Last week I attended the Peter Marino Concert opening the 54th Young Concert Artists Series at Carnegie's Zankel Hall. I was prepared to hear an excellent pianist. It turned out that Yun-Chin Zhou was far and beyond anyone I have heard in many years: an original character, insightful musicianship, breathtaking technique, and best of all, he conveyed true joy in playing.
Zhou began with Haydn's Sonata in E-flat major, which he performed with such style and elegance - it was Horowitzian! - and an admirable sense of pace and endless ease. That was also true in his moving interpretation of Liszt's Benediction de Dieu dans la solitude, where he carefully sculpted the soulful melodic lines with a deep viola-like sound and delicately shimmering and sensuous ornamentation. His effortlessly produced piano colors and stunning technical feats are combined with a touching musical sensitivity.
In the opening notes of Ravel's show-stopper, La Valse, Zhou conjured up mysterious moods from the lower depths of the piano, as if invoking dark magic. His hypnotic energy never flagged through the varied passages and moods, until he brought the work to its wild and feverish climax, sweeping the audience to its feet.
Opening the second half of the program, Zhou brought us a delightful novelty: jazzy virtuoso transcriptions by Alexis Weissenberg of Six Chansons by the great French chanteur, Charles Trenet. The cheeky vivacity of these pieces was fresh and inventive, as Zhou danced their dreamy or jaunty rhythms at the keyboard. These pieces, which are not published, were actually notated by Zhou by listening to Weissenberg's own recording - a feat in itself.
Ending the program with Rachmaninoff's dramatic Piano Sonata no. 2, we heard the full range of this extraordinary young pianist's gifts. There was passion, expressivity, serenity, generosity, humanism, fireworks and the sparkling of youth at every turn. The audience responded with applause that matched the sonata's thunderous conclusion.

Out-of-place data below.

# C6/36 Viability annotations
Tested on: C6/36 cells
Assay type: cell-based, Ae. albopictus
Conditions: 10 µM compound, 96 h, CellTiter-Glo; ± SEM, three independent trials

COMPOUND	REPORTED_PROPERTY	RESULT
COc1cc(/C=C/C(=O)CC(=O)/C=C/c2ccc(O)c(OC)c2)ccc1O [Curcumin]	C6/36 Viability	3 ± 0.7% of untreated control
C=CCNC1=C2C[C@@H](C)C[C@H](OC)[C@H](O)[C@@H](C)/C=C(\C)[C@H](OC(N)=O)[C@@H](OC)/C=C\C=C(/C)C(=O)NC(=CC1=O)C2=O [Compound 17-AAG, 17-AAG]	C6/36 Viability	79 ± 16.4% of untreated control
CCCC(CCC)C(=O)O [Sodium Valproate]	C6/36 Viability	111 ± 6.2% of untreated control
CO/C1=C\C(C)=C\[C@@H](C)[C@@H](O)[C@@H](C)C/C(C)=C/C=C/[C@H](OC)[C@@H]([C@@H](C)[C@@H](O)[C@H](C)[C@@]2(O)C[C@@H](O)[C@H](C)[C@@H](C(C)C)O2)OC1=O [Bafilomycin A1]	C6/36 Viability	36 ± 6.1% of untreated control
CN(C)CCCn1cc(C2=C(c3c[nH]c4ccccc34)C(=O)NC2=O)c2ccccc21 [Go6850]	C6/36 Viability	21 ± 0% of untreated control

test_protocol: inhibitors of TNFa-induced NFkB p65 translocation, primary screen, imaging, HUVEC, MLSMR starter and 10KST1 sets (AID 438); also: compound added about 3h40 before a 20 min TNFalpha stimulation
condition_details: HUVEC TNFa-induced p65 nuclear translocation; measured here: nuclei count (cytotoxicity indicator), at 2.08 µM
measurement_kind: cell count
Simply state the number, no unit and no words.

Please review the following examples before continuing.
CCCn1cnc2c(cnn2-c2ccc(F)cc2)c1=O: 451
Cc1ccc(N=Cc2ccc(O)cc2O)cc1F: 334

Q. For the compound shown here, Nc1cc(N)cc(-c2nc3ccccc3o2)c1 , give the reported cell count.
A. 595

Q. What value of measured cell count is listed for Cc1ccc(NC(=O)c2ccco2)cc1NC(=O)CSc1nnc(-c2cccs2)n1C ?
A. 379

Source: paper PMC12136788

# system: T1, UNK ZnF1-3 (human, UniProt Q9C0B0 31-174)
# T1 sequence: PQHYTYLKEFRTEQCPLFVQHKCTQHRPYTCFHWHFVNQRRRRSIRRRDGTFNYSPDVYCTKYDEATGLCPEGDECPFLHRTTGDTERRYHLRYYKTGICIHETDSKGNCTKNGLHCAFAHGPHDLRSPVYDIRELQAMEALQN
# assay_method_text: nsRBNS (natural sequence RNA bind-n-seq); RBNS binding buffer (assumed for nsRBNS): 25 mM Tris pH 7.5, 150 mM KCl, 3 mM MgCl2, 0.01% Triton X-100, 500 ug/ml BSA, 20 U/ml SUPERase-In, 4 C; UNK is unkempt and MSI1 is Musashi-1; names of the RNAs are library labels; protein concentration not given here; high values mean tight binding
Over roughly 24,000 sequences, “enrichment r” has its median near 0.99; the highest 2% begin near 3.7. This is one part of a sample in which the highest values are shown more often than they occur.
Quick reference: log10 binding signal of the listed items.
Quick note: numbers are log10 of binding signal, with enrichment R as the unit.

Zhou's encore was nothing less than the finger-busting "Soiree de Vienne," Grunwald's epic take on themes from Die Fledermaus, which brought the full house to its third standing ovation. I cannot wait to hear this young master again.
A native of Shenyang, Yun-Chin Zhou's given name means pure melody. Before coming to the U.S. at the age of 19 to study at the Curtis Institute of Music, Yun-Chin won top prizes in the 2007 China International Piano Competition and the 2006 Gulangyu Piano Competition in Xiamen, and appeared as soloist with the China National Symphony Orchestra in Beijing. He began his piano studies at the age of seven. He currently works with Robert McDonald at the Juilliard School on a full-tuition scholarship. Yun-Chin made his Washington, D.C. debut in the Kennedy Center's Young Concert Artists Series last month to critical acclaim.
Young Concert Artists, under the five-decade plus leadership of Susan Wadsworth, is perhaps the premier arbitrator of classical music success. Like the J. Luce Foundation, supporting young global leaders, YCA selects and supports the finest young global leaders in the field of music. I am proud to know Susan Wadsworth and delighted to have been introduced to the enormously talented Yun-Chin Zhou.
Young Concert Artists, Inc. is a nonprofit organization whose artistic mission is supported by music-loving individuals, foundations, and government agencies: the National Endowment for the Arts, the New York State Council on the Arts, and the New York City Department of Cultural Affairs. Info at email@example.com; (212) 307-6655.
Written in collaboration with Jacqueline Vanasse.
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